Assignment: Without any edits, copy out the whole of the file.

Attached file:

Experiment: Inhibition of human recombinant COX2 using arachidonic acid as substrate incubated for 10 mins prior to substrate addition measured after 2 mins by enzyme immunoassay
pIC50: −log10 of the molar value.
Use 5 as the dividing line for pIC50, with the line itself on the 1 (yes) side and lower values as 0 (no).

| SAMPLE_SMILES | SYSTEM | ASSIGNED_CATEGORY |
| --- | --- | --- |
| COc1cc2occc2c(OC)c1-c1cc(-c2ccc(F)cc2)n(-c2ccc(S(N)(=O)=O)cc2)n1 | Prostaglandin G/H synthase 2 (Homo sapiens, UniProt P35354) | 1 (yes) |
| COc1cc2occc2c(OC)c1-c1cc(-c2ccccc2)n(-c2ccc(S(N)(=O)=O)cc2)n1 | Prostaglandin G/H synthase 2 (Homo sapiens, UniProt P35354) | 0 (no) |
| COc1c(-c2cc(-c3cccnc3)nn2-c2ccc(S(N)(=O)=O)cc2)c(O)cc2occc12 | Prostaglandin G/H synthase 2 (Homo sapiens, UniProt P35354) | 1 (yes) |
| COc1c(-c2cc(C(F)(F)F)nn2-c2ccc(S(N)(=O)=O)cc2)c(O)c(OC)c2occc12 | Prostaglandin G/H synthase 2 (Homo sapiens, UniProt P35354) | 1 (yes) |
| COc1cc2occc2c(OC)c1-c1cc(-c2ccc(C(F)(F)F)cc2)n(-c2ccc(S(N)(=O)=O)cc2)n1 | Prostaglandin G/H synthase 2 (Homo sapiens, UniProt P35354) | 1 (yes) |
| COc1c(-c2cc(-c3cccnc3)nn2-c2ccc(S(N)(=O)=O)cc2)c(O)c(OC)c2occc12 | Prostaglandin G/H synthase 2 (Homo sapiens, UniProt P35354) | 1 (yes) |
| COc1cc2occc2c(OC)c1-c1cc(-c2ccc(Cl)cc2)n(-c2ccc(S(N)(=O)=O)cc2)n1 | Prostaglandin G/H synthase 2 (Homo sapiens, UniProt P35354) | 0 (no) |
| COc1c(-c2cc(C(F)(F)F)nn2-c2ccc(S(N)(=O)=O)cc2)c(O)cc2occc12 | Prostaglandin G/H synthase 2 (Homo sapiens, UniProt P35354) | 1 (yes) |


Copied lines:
Experiment: Inhibition of human recombinant COX2 using arachidonic acid as substrate incubated for 10 mins prior to substrate addition measured after 2 mins by enzyme immunoassay
pIC50: −log10 of the molar value.
Use 5 as the dividing line for pIC50, with the line itself on the 1 (yes) side and lower values as 0 (no).

| SAMPLE_SMILES | SYSTEM | ASSIGNED_CATEGORY |
| --- | --- | --- |
| COc1cc2occc2c(OC)c1-c1cc(-c2ccc(F)cc2)n(-c2ccc(S(N)(=O)=O)cc2)n1 | Prostaglandin G/H synthase 2 (Homo sapiens, UniProt P35354) | 1 (yes) |
| COc1cc2occc2c(OC)c1-c1cc(-c2ccccc2)n(-c2ccc(S(N)(=O)=O)cc2)n1 | Prostaglandin G/H synthase 2 (Homo sapiens, UniProt P35354) | 0 (no) |
| COc1c(-c2cc(-c3cccnc3)nn2-c2ccc(S(N)(=O)=O)cc2)c(O)cc2occc12 | Prostaglandin G/H synthase 2 (Homo sapiens, UniProt P35354) | 1 (yes) |
| COc1c(-c2cc(C(F)(F)F)nn2-c2ccc(S(N)(=O)=O)cc2)c(O)c(OC)c2occc12 | Prostaglandin G/H synthase 2 (Homo sapiens, UniProt P35354) | 1 (yes) |
| COc1cc2occc2c(OC)c1-c1cc(-c2ccc(C(F)(F)F)cc2)n(-c2ccc(S(N)(=O)=O)cc2)n1 | Prostaglandin G/H synthase 2 (Homo sapiens, UniProt P35354) | 1 (yes) |
| COc1c(-c2cc(-c3cccnc3)nn2-c2ccc(S(N)(=O)=O)cc2)c(O)c(OC)c2occc12 | Prostaglandin G/H synthase 2 (Homo sapiens, UniProt P35354) | 1 (yes) |
| COc1cc2occc2c(OC)c1-c1cc(-c2ccc(Cl)cc2)n(-c2ccc(S(N)(=O)=O)cc2)n1 | Prostaglandin G/H synthase 2 (Homo sapiens, UniProt P35354) | 0 (no) |
| COc1c(-c2cc(C(F)(F)F)nn2-c2ccc(S(N)(=O)=O)cc2)c(O)cc2occc12 | Prostaglandin G/H synthase 2 (Homo sapiens, UniProt P35354) | 1 (yes) |